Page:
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Soccer widow: Just play

This article first appeared in the St. Louis Beacon, June 18, 2010 - In my garage, a bucket is filled with stuff for my son to play with. There's a tiny plastic golf club and a tiny plastic ball, a small basketball that has quite a bounce, and soccer balls. Lots and lots of soccer balls.

Some are peeling, some passed down from family members, some found at garage sales, some once used by my husband for games of his own.

He and our son, Max, kick the ball around in our yard often, but any attempt by me to get the two of them into one of the local soccer programs is met with a sneer.

You don't teach soccer formally, my husband says. You get on the field and you play. You watch matches. You don't do drills.

When I was growing up, my dad used to complain to my mom that we were in lessons for everything: singing, dancing, swimming, piano, tennis, manners. When did we just play?

I did enjoy most of my lessons (hated piano, hated manners). And now that I have a kid of my own, it is tempting to outsource the activities. We have taken music classes together, and we're currently in a tumbling class.

But I see my husband's point, too. You learn by doing, not by learning.

At some point since the World Cup started, I heard someone tell a story that let me know my husband (who I'll remind you is from Guyana, South America) is not the only one who feels this way. The dad in the story was foreign-born, kept his kids in baseball but refused to let them play soccer because he didn't like how it was taught here.

It makes me wonder, are we really teaching soccer differently in the U.S.?

CBC Dutch School

"Absolutely, 100 percent different," says Terry Michler, the soccer coach at CBC. Michler's been in that role for more than 30 years, and he's the winningest high school soccer coach in the country.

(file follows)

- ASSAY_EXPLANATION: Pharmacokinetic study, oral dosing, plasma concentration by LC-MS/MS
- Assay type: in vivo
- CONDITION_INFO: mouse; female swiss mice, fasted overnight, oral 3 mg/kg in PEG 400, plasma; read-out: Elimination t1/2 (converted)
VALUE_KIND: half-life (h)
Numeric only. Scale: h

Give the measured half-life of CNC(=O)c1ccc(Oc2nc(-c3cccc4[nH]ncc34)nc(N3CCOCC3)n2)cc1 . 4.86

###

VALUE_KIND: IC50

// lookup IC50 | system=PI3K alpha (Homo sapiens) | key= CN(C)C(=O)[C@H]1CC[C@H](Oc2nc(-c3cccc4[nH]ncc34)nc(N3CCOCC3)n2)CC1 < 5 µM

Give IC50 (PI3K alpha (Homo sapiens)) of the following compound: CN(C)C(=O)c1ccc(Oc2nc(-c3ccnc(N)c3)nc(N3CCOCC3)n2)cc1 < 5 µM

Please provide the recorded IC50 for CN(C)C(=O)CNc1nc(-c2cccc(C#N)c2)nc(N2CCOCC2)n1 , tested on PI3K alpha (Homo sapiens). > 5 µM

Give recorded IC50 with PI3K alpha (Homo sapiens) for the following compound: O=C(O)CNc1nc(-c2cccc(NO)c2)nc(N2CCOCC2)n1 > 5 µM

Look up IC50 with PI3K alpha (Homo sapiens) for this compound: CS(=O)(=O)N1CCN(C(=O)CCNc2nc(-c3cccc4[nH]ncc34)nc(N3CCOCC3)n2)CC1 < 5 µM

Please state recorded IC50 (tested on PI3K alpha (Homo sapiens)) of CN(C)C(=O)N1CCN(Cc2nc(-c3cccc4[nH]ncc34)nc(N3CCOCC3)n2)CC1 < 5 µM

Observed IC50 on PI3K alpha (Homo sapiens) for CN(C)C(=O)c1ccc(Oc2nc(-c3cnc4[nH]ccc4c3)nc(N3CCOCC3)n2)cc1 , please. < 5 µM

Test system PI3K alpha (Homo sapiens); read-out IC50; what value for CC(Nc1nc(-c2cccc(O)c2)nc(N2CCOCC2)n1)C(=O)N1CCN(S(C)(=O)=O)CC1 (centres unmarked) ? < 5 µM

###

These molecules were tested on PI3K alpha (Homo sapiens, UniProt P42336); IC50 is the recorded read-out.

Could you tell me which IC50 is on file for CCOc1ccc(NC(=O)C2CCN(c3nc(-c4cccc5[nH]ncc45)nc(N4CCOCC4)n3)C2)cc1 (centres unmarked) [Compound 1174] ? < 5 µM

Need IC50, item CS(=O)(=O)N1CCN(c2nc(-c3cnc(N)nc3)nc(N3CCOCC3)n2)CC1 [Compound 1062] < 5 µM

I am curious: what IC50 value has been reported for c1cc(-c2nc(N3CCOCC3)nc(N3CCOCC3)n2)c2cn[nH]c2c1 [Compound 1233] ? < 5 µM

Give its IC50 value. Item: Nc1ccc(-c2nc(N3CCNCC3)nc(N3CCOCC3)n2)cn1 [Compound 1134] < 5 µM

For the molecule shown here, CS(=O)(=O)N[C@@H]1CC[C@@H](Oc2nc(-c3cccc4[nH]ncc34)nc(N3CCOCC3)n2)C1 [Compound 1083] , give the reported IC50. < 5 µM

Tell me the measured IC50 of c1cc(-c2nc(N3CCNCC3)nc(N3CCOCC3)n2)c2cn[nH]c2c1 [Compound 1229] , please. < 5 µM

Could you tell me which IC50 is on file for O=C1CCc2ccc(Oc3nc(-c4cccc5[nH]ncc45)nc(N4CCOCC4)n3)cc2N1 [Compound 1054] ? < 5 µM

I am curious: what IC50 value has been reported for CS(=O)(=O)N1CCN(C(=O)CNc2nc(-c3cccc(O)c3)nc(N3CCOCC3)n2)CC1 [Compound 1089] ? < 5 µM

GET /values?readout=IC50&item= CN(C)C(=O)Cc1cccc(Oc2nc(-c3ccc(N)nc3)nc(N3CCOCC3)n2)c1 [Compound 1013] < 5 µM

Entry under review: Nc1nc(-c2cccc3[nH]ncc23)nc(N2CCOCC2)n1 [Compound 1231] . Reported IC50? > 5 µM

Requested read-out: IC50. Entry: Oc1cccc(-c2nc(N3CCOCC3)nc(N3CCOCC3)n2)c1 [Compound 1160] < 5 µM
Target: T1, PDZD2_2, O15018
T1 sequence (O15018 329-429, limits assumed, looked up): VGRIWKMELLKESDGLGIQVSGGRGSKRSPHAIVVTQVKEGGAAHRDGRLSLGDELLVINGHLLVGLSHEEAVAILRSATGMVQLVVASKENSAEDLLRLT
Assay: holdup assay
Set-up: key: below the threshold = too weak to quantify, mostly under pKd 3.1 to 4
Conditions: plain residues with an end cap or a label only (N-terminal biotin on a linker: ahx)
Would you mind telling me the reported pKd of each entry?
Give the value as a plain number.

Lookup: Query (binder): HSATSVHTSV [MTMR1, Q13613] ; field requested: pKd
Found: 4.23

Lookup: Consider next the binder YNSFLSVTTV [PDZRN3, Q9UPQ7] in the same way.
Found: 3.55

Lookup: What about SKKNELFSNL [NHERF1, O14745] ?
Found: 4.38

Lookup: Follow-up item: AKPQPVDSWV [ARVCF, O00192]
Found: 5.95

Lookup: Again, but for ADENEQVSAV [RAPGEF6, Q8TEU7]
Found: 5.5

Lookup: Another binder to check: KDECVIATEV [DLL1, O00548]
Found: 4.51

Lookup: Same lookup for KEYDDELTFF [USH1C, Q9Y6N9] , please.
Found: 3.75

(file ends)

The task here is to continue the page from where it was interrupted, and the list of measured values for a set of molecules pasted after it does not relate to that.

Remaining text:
He also thinks we're doing some things wrong here.

"There are two big differences to me that I see," Michler says. "One is that we emphasize winning as soon as they start playing, and that changes everything."

Because of that, kids aren't taught soccer in appropriate stages as they develop, and they aren't able to develop passion for the game.

That's really what it's all about, Michler says, not about winning, or getting scholarships to college, or amassing championship titles (of which Michler's players have all done three).

It's about loving the game.

Michler didn't come to his conclusions about how to coach and teach soccer all on his own. It started in 1997 after a coaching symposium in the Netherlands, and thanks to many trips back, Michler's developed CBC's Dutch Touch program. Each school year, he coaches a team that dominates high school soccer. And each summer, he trains coaches and offers an international soccer camp. Behind his philosophy is something very simple -- helping kids get as much enjoyment out of soccer as they can.

In his most recent training for coaches, a young man from Uruguay was there.

What did you love about soccer growing up? Michler asked him.

It was cheap, the man said, you didn't need a lot of equipment.

No, Michler said, what did you love about it?

"He finally just said, 'it was passion, man. That's all you do'."

Nurture the Love

The minute Michler said that, a giant, soccer-shaped light bulb clicked on for me. My husband wants our son to learn soccer, but naturally, like he did, out on the field with a few other kids, learning as they go. He wants him to want to play soccer, and he knows that formalizing things, making them a requirement, especially for kids, can kill the joy.

So you just play and watch and understand the complexities when you're ready.

I know it's how my husband's developed his passion for the game. It explains why he'll leave our home at 11 p.m. to play a match with his team, why he'll get up at 6:30 every weekend morning during the World Cup to watch the early game, and why he'll bring our son along with him.

It's also why, at some point, I know our family vacations will be built around places where we can see his favorite teams -- Barcelona, Munich and Manchester are on the top of the list.

Michler didn't have any real advice about what we should do now, or even in a few years as our son gets older.

Kids' soccer in St. Louis is an institution, and even Michler's grandsons are a part of it.

But talking to him made me realize that my husband is right (please don't tell him I said so, though.)

For Father's Day, I was toying with the idea of signing him and Max up for a little soccer league. Now, I'm thinking I'll just buy them a new ball, open the back door and watch what happens.

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